Brain cancer can be categorized as one of two main types: primary or secondary (metastatic) brain tumors. Primary brain tumors originate in the brain, whereas metastatic brain tumors develop in other organs—such as the breast or lung—and then spread to the brain. While secondary brain tumors are caused by other types of cancer growing and metastasizing, researchers can’t pinpoint the precise causes of primary brain cancer. They can, however, explain how malignant brain tumors form and what factors may contribute to their growth.
What causes brain cancer?
Generally speaking, brain tumors are a result of genetic mutations in healthy cells. These genetic mutations cause healthy brain cells to grow and divide much faster than normal, while also preventing them from dying off when their natural life cycles complete. This rapid buildup of cells is what forms a tumor.
Although the exact causes of primary brain cancer aren’t fully understood, there are several factors that have been attributed to an increased risk for developing it.
Brain cancer risk factors
Researchers have discovered several brain cancer risk factors, which are traits that can make a person more susceptible to tumors of the brain and spinal cord. That’s not to say that people who have one (or more) of these traits will develop cancer; many people have several of these characteristics and live perfectly healthy lives.
Additionally, brain tumors can develop in people who have no known risk factors at all. For the most part, risk factors are used to identify individuals who should closely monitor their health and report any potential brain cancer symptoms to a physician.
Taking a closer look at the more common risk factors of brain cancer may be helpful for individuals who are determining their own levels of risk.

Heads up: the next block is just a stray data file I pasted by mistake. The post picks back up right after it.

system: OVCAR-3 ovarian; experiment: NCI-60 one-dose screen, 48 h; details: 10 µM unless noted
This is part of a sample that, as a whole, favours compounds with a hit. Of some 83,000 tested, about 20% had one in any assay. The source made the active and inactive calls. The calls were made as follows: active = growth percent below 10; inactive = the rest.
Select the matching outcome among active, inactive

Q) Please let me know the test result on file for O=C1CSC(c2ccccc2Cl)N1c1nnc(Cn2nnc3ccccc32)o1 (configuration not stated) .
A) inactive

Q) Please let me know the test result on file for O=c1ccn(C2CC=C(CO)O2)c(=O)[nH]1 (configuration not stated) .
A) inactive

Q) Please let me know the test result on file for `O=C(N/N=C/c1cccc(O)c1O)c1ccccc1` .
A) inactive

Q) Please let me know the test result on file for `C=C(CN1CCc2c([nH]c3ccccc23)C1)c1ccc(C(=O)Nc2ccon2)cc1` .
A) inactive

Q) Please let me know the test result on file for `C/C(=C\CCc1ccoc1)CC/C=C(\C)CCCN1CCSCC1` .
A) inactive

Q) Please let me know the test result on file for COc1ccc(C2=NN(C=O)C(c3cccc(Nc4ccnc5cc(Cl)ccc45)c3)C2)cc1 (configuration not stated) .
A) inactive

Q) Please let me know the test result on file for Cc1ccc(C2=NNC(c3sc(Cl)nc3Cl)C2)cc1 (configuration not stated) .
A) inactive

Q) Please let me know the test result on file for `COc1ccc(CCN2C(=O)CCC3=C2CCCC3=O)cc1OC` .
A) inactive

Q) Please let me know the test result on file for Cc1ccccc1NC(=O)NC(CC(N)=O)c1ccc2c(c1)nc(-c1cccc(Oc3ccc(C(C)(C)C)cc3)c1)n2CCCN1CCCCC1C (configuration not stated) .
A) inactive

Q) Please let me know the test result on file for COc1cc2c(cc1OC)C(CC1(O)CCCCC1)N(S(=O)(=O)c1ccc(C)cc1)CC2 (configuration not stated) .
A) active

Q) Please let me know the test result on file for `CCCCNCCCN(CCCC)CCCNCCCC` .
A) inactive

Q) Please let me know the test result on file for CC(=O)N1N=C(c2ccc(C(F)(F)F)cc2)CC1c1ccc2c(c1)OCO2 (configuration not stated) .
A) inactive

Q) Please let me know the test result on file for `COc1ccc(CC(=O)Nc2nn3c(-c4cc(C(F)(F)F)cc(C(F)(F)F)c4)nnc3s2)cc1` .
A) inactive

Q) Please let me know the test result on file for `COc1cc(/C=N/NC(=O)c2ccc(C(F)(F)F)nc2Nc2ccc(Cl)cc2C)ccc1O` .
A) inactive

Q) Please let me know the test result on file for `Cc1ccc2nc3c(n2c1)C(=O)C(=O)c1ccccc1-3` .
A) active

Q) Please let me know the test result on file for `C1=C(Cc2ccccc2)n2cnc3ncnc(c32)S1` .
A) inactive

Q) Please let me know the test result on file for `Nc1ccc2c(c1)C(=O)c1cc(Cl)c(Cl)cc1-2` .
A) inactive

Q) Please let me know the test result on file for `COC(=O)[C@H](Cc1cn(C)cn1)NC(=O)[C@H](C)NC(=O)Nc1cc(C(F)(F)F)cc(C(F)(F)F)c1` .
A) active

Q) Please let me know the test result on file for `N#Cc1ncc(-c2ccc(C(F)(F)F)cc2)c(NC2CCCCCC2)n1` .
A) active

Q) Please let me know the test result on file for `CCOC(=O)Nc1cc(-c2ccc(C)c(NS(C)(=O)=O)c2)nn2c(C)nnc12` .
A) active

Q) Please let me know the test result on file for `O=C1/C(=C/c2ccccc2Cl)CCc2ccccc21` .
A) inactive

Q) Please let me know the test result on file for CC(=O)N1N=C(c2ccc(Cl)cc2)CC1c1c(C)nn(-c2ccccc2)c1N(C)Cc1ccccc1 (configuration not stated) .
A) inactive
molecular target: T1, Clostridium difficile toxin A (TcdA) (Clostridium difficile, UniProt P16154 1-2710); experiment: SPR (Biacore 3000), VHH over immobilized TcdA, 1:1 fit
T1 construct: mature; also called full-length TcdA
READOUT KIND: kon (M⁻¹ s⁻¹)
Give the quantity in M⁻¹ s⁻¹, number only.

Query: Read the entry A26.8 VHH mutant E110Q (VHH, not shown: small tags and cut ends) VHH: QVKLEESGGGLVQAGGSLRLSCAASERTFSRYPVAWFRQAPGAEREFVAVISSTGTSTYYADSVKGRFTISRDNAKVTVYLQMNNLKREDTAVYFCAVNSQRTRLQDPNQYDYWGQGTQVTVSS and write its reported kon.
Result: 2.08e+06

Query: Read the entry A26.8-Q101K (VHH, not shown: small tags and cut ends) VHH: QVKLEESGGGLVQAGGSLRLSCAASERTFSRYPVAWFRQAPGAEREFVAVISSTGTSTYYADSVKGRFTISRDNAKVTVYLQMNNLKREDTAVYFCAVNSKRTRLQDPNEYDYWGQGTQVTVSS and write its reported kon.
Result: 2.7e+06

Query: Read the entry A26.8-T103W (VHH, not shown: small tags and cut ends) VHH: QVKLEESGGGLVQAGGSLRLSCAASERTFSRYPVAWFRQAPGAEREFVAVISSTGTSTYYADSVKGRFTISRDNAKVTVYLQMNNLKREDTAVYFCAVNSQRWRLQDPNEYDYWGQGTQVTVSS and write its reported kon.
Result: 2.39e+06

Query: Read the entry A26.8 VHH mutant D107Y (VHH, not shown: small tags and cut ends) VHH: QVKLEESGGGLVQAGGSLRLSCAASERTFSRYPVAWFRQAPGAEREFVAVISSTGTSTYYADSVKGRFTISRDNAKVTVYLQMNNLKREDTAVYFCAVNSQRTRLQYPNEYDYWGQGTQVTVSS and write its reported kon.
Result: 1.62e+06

Brain cancer risk factors you can change
Research suggests the following controllable factors may influence brain cancer risk:
- Radiation therapy – Exposure to ionizing radiation—specifically when it is delivered to the head or neck—may increase the likelihood of developing brain cancer.
- Environmental exposures – There may be a link between brain cancer and frequent exposure to certain chemicals found in pesticides, herbicides, fertilizer, solvents, vinyl chloride and oil products, although more research on this subject is needed.
Brain cancer risk factors you can’t change
Most risk factors for brain cancer can’t be controlled. These include:
- Age – Brain cancer can occur at any age but is most common in children and older adults.
- Biological sex – Generally speaking, men are more likely to develop brain cancer than women.
- Family medical history – Around 5% of brain tumors can be linked to familial syndromes like neurofibromatosis, Li-Fraumeni syndrome, tuberous sclerosis and Von Hippel-Lindau disease.
- A weakened immune system – Having a compromised immune system from congenital or acquired factors (such as HIV or AIDS) can leave a person more susceptible to certain types of brain cancer.
Common brain cancer causes and risk factor FAQs
Check out some of the most frequently asked questions regarding brain cancer, its causes and possible risk factors for this disease:
Moffitt’s approach to brain cancer
Moffitt Cancer Center’s Neuro-Oncology Program takes a multispecialty, comprehensive approach to brain cancer diagnosis and treatment. Our team comprises experts from all areas of clinical treatment and supportive care—neurosurgeons, medical oncologists, neuropathologists, radiation oncologists, therapists, social workers, etc.—who collaborate to create individualized treatment plans and ensure the best possible outcome and quality of life for each of our patients.
As a National Cancer Institute-designated Comprehensive Cancer Center, Moffitt is also recognized for its robust clinical trials program and ongoing research initiatives. Our patients have access to the most innovative and groundbreaking treatments before they are widely available. Additionally, Moffitt provides genetic counseling services to individuals who would like to learn more about their familial risk factors for brain cancer.
Medically reviewed by Sepideh Mokhtari, MD
For the best cancer outcomes, choose Moffitt first. Call 1-888-663-3488 or submit a new patient registration form online to receive more information about brain cancer causes, risk factors or treatment options. No referrals are needed to visit Moffitt, and you’ll be rapidly connected to a cancer expert for your needs. References
Cancer.net: Brain Tumor Risk Factors